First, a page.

Is there a chance that McCain might "snap" because of his five years of captivity? Would he be able to effectively and objectively deal with Vietnam if there were a military or social crisis?

Sent by Patrick Lambert | 2:41 PM | 8-21-2008

I wanted to know about an incident that happened with john mccain, in which him and his wife were at a sporting event. His wife had leaned over and told him that he was getting a little lite up top (balding) and he responded with, at least i don't cake on the makeup you **** - -and this happened on national tv-if he would say that to his own wife it shows his temper and lack of respect for woman

Sent by jon | 4:29 PM | 8-21-2008

What's with the John McCain love fest that the media has engaged in the past several weeks? I would not have expected NPR to join the bandwagon. There was little unbiased or balanced information in the piece you presented today. If John McCain were to make a sudden stop your guest would suffer a broken nose! You spent much of the segment reenforcing the the war hero theme and trying to trivialize or dismiss McCain's major shortcomings. Is there an effort afloat to hard sell the country on another mediocre to poor performer for the highest office in the land? Haven't we learned our lesson with George W. Bush?
Wake-Up America!!!

Sent by Ray L. | 4:31 PM | 8-21-2008

This powderpuff piece on McCain is just as "fair and balanced" as items on Fox News. Every guest gushed and glossed over episodes that demonstrated lack of character. Aside from the comment of one, possibly two, callers, there was nobody to offer an alternative view of history. Still worse, the hard-right turn that McCain has taken to woo the base, which explains more about his character than any other event in his life, was just barely mentioned. And the straw that surely broke this "fair and balanced" story was the section on torture, which never mentioned the candidate's complete reversal on the issue, as he voted to support the Bush Administration's twisted arguments for the treatment of Guantanamo detainees. Shame on NPR.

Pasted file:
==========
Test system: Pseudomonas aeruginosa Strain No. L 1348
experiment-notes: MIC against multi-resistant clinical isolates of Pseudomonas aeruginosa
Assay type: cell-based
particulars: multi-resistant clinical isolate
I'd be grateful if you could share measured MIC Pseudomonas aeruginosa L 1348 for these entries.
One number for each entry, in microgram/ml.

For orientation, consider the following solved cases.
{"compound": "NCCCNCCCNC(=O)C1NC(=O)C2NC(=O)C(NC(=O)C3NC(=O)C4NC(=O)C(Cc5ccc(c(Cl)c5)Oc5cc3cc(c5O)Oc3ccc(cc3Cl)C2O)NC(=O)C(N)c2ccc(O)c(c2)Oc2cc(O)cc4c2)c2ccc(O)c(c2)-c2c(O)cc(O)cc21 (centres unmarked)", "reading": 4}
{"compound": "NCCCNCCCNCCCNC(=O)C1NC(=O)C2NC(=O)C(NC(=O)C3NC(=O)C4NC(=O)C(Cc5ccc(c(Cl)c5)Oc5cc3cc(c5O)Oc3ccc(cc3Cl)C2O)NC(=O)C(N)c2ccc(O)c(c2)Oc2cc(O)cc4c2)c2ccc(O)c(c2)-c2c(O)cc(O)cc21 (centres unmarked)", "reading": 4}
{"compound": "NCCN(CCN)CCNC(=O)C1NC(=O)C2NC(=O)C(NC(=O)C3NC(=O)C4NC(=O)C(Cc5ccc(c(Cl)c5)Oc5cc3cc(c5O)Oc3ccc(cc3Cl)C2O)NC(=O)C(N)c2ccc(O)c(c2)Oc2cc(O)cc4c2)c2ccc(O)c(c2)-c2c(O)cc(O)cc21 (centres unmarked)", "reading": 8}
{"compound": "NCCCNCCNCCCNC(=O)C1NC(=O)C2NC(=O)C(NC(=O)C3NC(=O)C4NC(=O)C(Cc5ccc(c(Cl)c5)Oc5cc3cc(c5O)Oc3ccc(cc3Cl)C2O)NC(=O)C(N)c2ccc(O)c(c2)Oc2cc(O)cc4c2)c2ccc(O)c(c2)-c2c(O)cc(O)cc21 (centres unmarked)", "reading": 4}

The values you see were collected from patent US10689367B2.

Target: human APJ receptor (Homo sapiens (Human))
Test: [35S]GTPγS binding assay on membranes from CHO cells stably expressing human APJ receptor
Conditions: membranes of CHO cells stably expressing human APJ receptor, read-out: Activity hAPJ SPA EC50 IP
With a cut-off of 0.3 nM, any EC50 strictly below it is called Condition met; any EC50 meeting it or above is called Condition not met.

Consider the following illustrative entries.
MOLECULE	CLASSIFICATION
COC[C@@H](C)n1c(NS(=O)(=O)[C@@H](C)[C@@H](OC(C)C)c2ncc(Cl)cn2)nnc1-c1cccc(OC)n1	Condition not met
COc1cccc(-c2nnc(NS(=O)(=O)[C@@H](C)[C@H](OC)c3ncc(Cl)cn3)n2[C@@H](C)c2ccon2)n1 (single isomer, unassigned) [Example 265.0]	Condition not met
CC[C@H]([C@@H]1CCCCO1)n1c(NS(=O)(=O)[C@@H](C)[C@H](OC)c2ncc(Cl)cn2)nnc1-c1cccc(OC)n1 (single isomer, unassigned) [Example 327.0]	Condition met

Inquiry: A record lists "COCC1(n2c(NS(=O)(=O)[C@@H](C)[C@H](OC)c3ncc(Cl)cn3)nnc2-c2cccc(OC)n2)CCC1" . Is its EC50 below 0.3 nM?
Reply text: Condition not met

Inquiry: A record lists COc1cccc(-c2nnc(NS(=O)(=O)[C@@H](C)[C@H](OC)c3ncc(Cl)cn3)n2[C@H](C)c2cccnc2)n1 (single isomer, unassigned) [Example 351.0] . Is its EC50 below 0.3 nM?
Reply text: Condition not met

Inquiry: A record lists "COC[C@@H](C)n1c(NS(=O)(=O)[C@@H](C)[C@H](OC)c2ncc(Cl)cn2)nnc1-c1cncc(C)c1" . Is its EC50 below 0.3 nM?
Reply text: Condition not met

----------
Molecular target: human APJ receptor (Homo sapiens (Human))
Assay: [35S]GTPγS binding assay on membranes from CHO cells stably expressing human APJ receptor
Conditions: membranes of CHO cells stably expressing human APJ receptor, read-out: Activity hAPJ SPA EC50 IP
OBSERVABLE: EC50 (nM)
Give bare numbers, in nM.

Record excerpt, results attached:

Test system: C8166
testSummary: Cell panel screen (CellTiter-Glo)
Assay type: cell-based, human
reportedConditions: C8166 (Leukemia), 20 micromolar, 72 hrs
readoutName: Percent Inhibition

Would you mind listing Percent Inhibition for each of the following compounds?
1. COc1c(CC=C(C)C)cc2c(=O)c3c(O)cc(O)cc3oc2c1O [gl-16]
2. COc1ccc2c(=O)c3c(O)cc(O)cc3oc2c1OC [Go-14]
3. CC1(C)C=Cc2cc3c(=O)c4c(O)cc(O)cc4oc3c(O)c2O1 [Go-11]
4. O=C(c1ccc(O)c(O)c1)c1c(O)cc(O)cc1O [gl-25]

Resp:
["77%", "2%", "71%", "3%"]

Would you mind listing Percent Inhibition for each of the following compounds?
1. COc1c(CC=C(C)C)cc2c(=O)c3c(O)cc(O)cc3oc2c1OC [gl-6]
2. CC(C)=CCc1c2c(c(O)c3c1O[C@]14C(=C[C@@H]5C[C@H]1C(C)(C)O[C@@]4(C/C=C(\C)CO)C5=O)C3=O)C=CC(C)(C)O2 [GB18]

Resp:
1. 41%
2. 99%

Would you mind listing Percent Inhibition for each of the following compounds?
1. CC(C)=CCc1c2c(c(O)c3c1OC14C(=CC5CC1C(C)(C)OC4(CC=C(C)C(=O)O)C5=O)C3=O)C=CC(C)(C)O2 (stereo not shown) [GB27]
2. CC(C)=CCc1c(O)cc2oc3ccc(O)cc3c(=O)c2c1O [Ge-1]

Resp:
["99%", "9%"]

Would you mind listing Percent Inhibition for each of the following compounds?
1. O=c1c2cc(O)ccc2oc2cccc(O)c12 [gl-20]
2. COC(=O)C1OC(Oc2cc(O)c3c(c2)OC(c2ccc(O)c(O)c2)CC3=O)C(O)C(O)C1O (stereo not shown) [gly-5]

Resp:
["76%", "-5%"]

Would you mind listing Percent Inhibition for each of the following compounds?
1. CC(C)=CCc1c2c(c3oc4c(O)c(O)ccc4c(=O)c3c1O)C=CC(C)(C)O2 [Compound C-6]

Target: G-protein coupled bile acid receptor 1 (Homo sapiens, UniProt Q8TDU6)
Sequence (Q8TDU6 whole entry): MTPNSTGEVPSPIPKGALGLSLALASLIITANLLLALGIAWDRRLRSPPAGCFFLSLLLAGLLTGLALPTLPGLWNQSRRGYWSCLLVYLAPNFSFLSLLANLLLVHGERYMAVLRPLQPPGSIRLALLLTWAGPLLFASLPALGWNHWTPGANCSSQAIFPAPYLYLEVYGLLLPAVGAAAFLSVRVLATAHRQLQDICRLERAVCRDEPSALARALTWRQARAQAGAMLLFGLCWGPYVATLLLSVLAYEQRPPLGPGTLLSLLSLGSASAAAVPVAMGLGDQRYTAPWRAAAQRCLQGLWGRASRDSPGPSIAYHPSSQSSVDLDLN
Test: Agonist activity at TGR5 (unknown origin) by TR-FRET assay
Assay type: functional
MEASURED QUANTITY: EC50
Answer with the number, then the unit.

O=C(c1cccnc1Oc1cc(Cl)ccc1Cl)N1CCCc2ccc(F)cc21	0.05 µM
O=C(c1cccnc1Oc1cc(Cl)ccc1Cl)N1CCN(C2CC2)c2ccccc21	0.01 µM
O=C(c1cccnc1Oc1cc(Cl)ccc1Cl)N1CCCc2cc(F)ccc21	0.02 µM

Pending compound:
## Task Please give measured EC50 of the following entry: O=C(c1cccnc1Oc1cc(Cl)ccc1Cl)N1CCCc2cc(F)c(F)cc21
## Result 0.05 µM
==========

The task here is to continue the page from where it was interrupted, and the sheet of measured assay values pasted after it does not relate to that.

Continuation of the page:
Sent by Virge Lorents | 6:10 PM | 8-21-2008

Little of what I've heard so far is relevant to McCain's qualifications for the presidency, but does much to paint the same kind of superficial, Good Ole Boy image that served Bush so well in 2000 and 2004. It's irresponsible media coverage that distracts from the important issues we should be considering -- not the "aw, shucks" anecdotes about McCain's youth, but what a McCain victory in November might mean to the future of the economy, the environment, U.S. foreign relations, and any number of other truly pressing issues. NPR should be above this.

Sent by Joel Blum | 4:35 AM | 8-22-2008

I think he's my father reincarnated.

Why can't he just go away to one of his houses he can't find and live out his retirement years in peace, leave us alone. If he's the best the GOP has to offer then this nation has bigger problems than anyone thought possible. Are we willing to be bored to death? As a vet I don't give a poop if he spent 20 years as a POW, in fact I'd be leery of that qualification...

Sent by gungadin | 2:01 PM | 8-23-2008

As an adult I want and adult as President, which is why as a Libertarian I feel McCain is the one who can win. Yes, he is flawed but we all are. I do like his wife Cindy who for me is what Proverbs 31 in the Bible speaks of. She has her own money and investments, and I like the fact she isn't seeking the limelight but is there supporting her husband. And being from a family that has been here in the West for seven generations I like McCain because he understands states rights, gun rights and other Constitutional rights we hold dear. And unlike the Obama-Biden bunch he wants me to keep more of my hard earned money which I can spend as I want, whereas the Obama-Biden bunch wants to take more of my money and spend it as they want.

Sent by MotherLodeBeth | 2:23 PM | 8-25-2008